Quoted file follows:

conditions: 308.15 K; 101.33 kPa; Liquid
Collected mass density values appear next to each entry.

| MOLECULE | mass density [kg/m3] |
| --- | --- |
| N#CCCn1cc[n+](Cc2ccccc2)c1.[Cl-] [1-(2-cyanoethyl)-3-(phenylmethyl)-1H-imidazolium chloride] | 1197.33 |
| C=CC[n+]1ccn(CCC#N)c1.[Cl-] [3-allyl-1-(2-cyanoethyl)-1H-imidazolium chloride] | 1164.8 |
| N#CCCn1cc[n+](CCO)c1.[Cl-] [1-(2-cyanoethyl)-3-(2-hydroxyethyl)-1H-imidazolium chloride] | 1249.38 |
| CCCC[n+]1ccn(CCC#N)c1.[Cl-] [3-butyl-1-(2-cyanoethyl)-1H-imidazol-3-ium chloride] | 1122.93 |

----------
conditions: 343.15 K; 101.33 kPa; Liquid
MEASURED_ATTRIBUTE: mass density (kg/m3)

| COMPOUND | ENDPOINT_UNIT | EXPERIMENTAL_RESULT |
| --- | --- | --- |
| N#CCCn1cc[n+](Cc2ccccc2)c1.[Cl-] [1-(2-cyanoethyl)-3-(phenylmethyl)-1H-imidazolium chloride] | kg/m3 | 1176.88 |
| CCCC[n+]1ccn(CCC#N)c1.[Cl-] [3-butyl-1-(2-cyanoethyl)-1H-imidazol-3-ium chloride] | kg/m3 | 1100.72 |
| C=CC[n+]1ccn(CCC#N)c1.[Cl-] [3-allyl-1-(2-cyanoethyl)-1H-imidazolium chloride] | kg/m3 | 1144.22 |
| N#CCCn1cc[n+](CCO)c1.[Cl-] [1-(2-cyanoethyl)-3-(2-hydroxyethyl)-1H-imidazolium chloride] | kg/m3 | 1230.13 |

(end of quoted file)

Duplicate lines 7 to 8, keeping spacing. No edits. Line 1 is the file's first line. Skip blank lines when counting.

| N#CCCn1cc[n+](CCO)c1.[Cl-] [1-(2-cyanoethyl)-3-(2-hydroxyethyl)-1H-imidazolium chloride] | 1249.38 |
| CCCC[n+]1ccn(CCC#N)c1.[Cl-] [3-butyl-1-(2-cyanoethyl)-1H-imidazol-3-ium chloride] | 1122.93 |